In a vase on a Monday: ‘Are you going to strawberry fair?’

‘Parsley, sage, rosemary and thyme….’

Well I have rosemary, coriander and peas – is that close enough?

The main flower in my vase is the perennial sweet pea – Lathyrus latifolius.  (I think it is this rather than Lathyrus grandiflorus, but I’m ready to stand corrected.)

vase of sweet peas

vase of sweet peas

It almost wasn’t the main flower at all, as last year I tried to dig it up!  It had had a couple of bad seasons, with not many flowers at all. It had also collapsed into a real mess as I didn’t tie it up well enough before the wind got to it. Its time had definitely come; I thought its prime position would be better with some lovely scented annual sweet peas.

Perennial sweet peas

Perennial sweet peas

Perennial sweet peas

Perennial sweet peas

Well I tried to pull it up and then I tried to dig it up!  What a shock I got when I found something like a tree trunk under the ground.  I suppose it had been there for about 20 years, but I had no idea what was going on under the soil.  So it looks like it will be there for another 20 years at least.   This year, of course, it is flowering its socks off!  I have just picked nearly all the blooms in order to encourage more flowering – so what better time to create a vase.

Perennial sweet pea flower

Perennial sweet pea flower

I thought the vase looked good on its own, but the colour did need a bit of breaking up.  I added some lovely feathery white coriander plants that had gone to flower . I grew these to use as herbs, but they were over before I blinked, even though I did stagger the seeding . What a pleasant surprise the flowers were though – they are so pretty and you get such a wonderful scent of coriander as you brush past.  The vase really needed more of this, but the bees were enjoying them too much.





I then needed somewhere to place the vase and thought about in front of the rosemary bush to give it a lovely green backdrop.

I added some sprigs of rosemary to the vase to complete the arrangement.

The vase didn’t look good standing on the paving stones so, as luck would have it, I had a pink carrier bag of just the same colour. I finished things off with some white crinkly paper and there you have it.

vase of sweet peas

vase of sweet peas

I wish now I had taken some photos without the white paper as I am not sure it adds anything, but as usual I was in a rush….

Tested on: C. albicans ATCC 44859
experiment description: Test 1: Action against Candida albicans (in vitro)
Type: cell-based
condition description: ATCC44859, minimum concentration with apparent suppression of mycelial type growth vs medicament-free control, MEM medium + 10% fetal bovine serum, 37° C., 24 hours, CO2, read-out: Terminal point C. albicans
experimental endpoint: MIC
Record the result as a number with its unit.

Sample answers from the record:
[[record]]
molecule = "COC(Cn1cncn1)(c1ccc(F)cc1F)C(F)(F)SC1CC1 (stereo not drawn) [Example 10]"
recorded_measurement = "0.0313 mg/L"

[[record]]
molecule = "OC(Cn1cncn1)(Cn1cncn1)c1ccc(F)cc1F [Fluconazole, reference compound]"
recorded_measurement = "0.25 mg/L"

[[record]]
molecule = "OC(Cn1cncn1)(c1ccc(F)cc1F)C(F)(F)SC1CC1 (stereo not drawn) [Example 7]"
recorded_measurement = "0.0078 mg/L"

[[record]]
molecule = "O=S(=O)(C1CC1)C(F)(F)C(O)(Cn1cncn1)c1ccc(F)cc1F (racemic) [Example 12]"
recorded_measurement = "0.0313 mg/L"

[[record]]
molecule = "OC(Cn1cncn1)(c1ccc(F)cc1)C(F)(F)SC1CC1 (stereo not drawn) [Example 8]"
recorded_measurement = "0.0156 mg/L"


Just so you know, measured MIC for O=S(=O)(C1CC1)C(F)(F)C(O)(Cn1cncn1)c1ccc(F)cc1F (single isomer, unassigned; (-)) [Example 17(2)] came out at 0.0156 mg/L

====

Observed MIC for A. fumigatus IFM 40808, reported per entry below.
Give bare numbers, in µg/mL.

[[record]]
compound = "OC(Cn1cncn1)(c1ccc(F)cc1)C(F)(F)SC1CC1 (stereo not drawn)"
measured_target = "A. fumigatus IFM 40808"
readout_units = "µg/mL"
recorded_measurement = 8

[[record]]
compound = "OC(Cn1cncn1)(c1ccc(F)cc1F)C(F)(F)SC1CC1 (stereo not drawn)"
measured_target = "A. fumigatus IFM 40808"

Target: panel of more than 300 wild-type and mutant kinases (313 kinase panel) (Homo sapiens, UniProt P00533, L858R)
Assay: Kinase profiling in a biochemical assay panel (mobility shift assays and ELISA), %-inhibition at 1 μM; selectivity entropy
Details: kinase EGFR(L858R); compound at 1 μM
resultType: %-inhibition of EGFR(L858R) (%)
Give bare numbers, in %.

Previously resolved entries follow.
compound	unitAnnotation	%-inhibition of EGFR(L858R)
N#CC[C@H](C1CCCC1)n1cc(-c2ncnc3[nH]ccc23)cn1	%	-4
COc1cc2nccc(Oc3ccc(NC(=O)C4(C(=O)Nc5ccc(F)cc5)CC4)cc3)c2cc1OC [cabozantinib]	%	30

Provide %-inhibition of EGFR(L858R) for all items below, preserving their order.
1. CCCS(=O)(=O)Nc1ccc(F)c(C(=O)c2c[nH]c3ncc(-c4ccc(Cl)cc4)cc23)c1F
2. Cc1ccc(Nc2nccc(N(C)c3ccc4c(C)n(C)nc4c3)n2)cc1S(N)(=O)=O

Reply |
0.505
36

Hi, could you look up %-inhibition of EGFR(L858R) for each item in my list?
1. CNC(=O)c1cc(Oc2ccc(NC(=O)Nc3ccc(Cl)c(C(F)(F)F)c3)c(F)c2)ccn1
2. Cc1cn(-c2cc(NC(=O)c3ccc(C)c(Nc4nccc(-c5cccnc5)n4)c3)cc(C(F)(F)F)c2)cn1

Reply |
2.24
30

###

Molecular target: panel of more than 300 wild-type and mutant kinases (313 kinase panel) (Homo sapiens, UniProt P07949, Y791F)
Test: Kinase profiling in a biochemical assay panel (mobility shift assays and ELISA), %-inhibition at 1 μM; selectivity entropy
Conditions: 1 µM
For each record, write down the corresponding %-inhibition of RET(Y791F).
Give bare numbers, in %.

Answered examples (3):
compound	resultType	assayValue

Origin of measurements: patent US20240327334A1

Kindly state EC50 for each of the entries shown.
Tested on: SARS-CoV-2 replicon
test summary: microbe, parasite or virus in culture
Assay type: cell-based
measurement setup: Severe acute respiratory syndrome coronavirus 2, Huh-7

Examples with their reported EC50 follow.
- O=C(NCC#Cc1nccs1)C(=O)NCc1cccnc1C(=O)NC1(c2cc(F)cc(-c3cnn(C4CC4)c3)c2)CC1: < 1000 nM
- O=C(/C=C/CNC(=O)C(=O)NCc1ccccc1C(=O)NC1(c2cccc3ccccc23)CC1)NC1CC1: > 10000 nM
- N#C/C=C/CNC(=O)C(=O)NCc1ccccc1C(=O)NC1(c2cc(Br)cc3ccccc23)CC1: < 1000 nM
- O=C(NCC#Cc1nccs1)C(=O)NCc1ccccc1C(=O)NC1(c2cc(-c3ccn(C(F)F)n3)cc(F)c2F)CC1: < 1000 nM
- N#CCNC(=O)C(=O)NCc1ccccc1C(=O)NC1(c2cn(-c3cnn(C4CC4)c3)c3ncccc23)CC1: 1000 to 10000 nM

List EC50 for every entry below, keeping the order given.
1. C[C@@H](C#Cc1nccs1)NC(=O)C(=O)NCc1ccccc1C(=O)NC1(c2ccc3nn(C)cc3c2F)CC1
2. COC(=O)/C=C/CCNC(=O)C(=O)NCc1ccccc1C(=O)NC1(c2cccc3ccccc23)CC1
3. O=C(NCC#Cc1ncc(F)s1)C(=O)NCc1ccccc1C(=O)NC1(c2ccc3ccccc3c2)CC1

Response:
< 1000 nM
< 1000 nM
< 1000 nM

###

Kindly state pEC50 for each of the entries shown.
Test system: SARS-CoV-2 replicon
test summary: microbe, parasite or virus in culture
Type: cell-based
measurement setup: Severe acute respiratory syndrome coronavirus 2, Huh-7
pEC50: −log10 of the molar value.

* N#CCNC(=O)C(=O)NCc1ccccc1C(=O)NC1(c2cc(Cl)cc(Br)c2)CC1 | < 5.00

Thanks to Cathy for hosting this great meme.

Why not pop along to Rambling in the Garden to view some other entries for this week’s Vase on a Monday.



17 thoughts on “In a vase on a Monday: ‘Are you going to strawberry fair?’

  1. Annette, I adore your vase of perennial sweet peas. I have one plant given to me by a dear older relative years ago. It’s not done well this year and I don’t have nearly a tall enough trellis for it judging from yours, but I’m fond of it.

    • Thanks so much – they are doing well this year; it must be the warmer weather we have had. There is some in a garden near us where the plant is just allowed to tumble – it looks really good like that too. I read that they are good growing through trees and shrubs that have finished flowering by summer, so I was wondering about growing some through my lilac tree. I am not sure whether I can divide mine at all as it is so solid under the ground so might need to buy a new plant. I believe you can get white ones too.

  2. Coriander did the same here. I thought I’d let it get a bit bigger before using it and then, puff, flowers. I have resown and will know better this time. Great idea to use the flowers in a vase, now why didn’t I think of that.

    • Yes it doesn’t hang around long does it – you don’t get many pickings for all that sowing. I wonder if we should pinch the tops off to make it bush out and maybe delay the flowering?

  3. Yep me, too with the “oops its flowering already” coriander, though fortunately I like the seeds, and it does look good in a vase. Very impressive perennial sweet pea too, I keep wondering about trying one, I might have to do some more research. Do they have the fragrance of the annual kind?

  4. What a gorgeous colour they are, Annette! I planted some a couple of years back as I had toyed unsuccessfully with annual sweet peas. They hadn’t done brilliantly and this year were joined by my now very successful annuals only to romp away themselves – not so nice a colour as yours though, even though one was meant to be white (it isn’t). I grew a cut and come again coriander for Which? Gardening (Calypso?) which took about 4 cuttings before finally going to seed – worth looking out for? Thanks for joining in.

    • Thanks for info regarding coriander. Did you grow it inside or out? I think I got two cuttings from mine – will have a look on Which Gardening as haven’t used that before, but we have a subscription to Which Online.
      Shame your sweet pea wasn’t white as I was hoping to try that one. Maybe it just got muddled. This must be a better year for sweet peas – typical.

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